Turning tragedy into change

HOUSTON Sunday is the two-year anniversary of the crash where a 15-year-old boy went joyriding in a stolen SUV full of other kids. Then, they hit a train stopped at a crossing on Archer near Flemeing in east Harris County near Baytown.

Family members of some of the victims have new hope for a plan that could save others.

Two years after the deadly crash, things at the intersection have changed. A new crossing arm replaced the old sign that was there and better lighting, but for Donald Moyers, who's grandfather to two of the victims, nothing can replace the pain in his heart.

"We can't go on like this," said Moyers. "There's too much at stake."

It was a dark summer morning when the SUV packed with kids smashed into a train parked at the crossing. Loral and Macy Moyers were just two of four teens killed in that wreck. Two years after the crash, the driver, Bobby Davis, is serving time for the accident.

Moyers is on a mission for train safety.

"Any movement that I may start is not to hurt the railroad companies, but to help them," said Moyers.

Moyers wants to make trains more visible at night, proposing replacing current yellow markings on railcars with red ones signifying what he believes would be a clearer stop.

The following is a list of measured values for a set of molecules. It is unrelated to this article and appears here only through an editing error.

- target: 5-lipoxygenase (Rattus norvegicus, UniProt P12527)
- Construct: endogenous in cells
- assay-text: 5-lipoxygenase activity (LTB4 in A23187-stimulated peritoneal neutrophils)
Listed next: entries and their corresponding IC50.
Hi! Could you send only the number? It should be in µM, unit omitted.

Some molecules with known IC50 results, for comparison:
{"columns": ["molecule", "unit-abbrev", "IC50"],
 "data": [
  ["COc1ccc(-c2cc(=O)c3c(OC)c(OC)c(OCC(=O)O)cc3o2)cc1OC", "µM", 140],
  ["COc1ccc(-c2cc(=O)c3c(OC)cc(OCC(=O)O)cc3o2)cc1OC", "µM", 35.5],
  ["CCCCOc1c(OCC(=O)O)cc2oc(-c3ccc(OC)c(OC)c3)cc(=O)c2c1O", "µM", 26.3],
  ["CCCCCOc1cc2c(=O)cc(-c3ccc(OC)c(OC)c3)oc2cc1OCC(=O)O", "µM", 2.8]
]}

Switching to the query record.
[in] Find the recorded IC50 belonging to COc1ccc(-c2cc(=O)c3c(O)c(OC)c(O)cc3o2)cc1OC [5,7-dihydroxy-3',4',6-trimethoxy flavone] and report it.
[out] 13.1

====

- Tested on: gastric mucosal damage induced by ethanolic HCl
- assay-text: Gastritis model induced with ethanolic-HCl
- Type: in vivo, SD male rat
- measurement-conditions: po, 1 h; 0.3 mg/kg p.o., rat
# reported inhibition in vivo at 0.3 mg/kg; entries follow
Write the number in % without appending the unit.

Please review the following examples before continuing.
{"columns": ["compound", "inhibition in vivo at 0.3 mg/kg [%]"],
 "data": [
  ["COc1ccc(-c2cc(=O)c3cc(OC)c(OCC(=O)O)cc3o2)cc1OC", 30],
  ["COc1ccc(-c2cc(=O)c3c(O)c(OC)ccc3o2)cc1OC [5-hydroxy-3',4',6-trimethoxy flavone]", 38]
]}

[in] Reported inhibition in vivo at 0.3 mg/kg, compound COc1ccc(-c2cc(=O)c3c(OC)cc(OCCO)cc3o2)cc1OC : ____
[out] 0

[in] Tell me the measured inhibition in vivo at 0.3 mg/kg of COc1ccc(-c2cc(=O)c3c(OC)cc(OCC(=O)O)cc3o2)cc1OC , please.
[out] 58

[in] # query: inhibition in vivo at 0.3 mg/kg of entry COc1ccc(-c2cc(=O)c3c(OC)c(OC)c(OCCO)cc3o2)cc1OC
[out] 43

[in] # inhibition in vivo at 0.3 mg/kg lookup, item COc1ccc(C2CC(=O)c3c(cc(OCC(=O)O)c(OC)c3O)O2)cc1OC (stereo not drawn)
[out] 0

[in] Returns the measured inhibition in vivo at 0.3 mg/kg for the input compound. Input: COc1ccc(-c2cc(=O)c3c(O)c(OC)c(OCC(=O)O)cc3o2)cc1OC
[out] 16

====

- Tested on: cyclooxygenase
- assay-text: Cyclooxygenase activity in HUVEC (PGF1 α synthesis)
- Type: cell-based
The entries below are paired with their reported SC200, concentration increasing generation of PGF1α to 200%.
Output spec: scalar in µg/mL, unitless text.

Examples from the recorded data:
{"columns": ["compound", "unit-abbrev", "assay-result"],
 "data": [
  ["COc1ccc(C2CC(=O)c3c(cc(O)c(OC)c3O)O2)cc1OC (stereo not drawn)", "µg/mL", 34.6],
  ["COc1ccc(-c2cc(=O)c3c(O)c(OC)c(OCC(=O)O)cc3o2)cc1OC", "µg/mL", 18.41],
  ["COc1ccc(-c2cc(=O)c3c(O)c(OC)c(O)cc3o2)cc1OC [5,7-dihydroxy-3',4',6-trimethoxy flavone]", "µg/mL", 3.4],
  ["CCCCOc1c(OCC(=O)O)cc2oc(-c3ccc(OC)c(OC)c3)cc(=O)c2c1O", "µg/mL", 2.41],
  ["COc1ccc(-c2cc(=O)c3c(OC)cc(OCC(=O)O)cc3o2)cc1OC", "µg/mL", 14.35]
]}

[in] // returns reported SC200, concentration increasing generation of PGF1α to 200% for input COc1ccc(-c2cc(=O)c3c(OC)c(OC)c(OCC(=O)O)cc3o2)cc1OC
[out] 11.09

"It should be horizontal," he said. "It should be the length of the of every single car on both sides."

He also wants railroad companies to require these markings before any railcar is allowed on the tracks. It's a goal he hopes prevents other people from experiencing his same kind of pain.

"It's an everlasting thing," he said. "It's nothing to expect to get over. You will carry it for the rest of your life."

Union Pacific, which oversees the rail lines, says the Federal Railroad Administration sets guidelines for the markings and that each car meets those guidelines. They also say their thoughts and prayers are with the families of those four teens.

Davis is serving eight years in prison for the crash. He had pleaded guilty to four counts of manslaughter. Right now, he's in a juvenile facility. When he becomes an adult, he'll be sent to prison or go on parole.

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